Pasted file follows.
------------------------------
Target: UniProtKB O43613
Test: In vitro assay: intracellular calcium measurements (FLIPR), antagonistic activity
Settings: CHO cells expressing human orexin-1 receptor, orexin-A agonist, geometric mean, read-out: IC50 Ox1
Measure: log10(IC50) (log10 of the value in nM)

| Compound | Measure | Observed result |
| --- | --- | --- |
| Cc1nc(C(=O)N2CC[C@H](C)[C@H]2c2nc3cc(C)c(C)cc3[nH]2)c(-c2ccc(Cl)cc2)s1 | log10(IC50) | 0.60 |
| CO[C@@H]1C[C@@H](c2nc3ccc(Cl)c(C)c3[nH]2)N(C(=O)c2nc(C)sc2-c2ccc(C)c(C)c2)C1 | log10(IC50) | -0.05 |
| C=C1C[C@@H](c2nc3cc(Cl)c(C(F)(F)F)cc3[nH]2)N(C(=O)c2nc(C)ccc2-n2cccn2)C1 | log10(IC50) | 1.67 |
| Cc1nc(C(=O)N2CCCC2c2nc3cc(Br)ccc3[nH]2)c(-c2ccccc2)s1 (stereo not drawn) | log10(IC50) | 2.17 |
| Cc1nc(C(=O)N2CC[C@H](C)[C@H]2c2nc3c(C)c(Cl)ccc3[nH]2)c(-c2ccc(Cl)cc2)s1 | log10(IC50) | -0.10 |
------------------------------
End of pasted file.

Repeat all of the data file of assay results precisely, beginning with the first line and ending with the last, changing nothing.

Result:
Target: UniProtKB O43613
Test: In vitro assay: intracellular calcium measurements (FLIPR), antagonistic activity
Settings: CHO cells expressing human orexin-1 receptor, orexin-A agonist, geometric mean, read-out: IC50 Ox1
Measure: log10(IC50) (log10 of the value in nM)

| Compound | Measure | Observed result |
| --- | --- | --- |
| Cc1nc(C(=O)N2CC[C@H](C)[C@H]2c2nc3cc(C)c(C)cc3[nH]2)c(-c2ccc(Cl)cc2)s1 | log10(IC50) | 0.60 |
| CO[C@@H]1C[C@@H](c2nc3ccc(Cl)c(C)c3[nH]2)N(C(=O)c2nc(C)sc2-c2ccc(C)c(C)c2)C1 | log10(IC50) | -0.05 |
| C=C1C[C@@H](c2nc3cc(Cl)c(C(F)(F)F)cc3[nH]2)N(C(=O)c2nc(C)ccc2-n2cccn2)C1 | log10(IC50) | 1.67 |
| Cc1nc(C(=O)N2CCCC2c2nc3cc(Br)ccc3[nH]2)c(-c2ccccc2)s1 (stereo not drawn) | log10(IC50) | 2.17 |
| Cc1nc(C(=O)N2CC[C@H](C)[C@H]2c2nc3c(C)c(Cl)ccc3[nH]2)c(-c2ccc(Cl)cc2)s1 | log10(IC50) | -0.10 |